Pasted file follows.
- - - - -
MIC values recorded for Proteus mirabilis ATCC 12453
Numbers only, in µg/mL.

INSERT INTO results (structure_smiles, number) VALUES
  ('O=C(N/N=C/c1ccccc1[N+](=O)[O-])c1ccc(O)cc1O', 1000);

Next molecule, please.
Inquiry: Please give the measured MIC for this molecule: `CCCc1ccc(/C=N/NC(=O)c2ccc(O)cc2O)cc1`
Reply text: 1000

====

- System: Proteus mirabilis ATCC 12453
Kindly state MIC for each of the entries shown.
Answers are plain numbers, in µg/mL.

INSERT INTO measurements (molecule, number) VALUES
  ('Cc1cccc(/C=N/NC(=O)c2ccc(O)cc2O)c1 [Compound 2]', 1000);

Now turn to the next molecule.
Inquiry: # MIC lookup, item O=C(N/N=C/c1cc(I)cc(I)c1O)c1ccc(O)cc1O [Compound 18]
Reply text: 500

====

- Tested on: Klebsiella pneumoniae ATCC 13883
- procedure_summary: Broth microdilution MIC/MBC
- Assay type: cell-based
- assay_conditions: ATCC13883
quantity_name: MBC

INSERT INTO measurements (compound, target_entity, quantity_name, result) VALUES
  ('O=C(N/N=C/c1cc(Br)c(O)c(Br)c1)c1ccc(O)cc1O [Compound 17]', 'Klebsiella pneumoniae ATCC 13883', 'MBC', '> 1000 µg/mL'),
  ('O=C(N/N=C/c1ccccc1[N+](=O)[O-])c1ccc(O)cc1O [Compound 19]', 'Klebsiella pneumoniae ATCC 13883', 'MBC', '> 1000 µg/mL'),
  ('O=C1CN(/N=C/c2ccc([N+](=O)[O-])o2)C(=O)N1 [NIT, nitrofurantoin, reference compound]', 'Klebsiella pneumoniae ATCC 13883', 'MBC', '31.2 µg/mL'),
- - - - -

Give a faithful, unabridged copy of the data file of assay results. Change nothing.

MIC values recorded for Proteus mirabilis ATCC 12453
Numbers only, in µg/mL.

INSERT INTO results (structure_smiles, number) VALUES
  ('O=C(N/N=C/c1ccccc1[N+](=O)[O-])c1ccc(O)cc1O', 1000);

Next molecule, please.
Inquiry: Please give the measured MIC for this molecule: `CCCc1ccc(/C=N/NC(=O)c2ccc(O)cc2O)cc1`
Reply text: 1000

====

- System: Proteus mirabilis ATCC 12453
Kindly state MIC for each of the entries shown.
Answers are plain numbers, in µg/mL.

INSERT INTO measurements (molecule, number) VALUES
  ('Cc1cccc(/C=N/NC(=O)c2ccc(O)cc2O)c1 [Compound 2]', 1000);

Now turn to the next molecule.
Inquiry: # MIC lookup, item O=C(N/N=C/c1cc(I)cc(I)c1O)c1ccc(O)cc1O [Compound 18]
Reply text: 500

====

- Tested on: Klebsiella pneumoniae ATCC 13883
- procedure_summary: Broth microdilution MIC/MBC
- Assay type: cell-based
- assay_conditions: ATCC13883
quantity_name: MBC

INSERT INTO measurements (compound, target_entity, quantity_name, result) VALUES
  ('O=C(N/N=C/c1cc(Br)c(O)c(Br)c1)c1ccc(O)cc1O [Compound 17]', 'Klebsiella pneumoniae ATCC 13883', 'MBC', '> 1000 µg/mL'),
  ('O=C(N/N=C/c1ccccc1[N+](=O)[O-])c1ccc(O)cc1O [Compound 19]', 'Klebsiella pneumoniae ATCC 13883', 'MBC', '> 1000 µg/mL'),
  ('O=C1CN(/N=C/c2ccc([N+](=O)[O-])o2)C(=O)N1 [NIT, nitrofurantoin, reference compound]', 'Klebsiella pneumoniae ATCC 13883', 'MBC', '31.2 µg/mL'),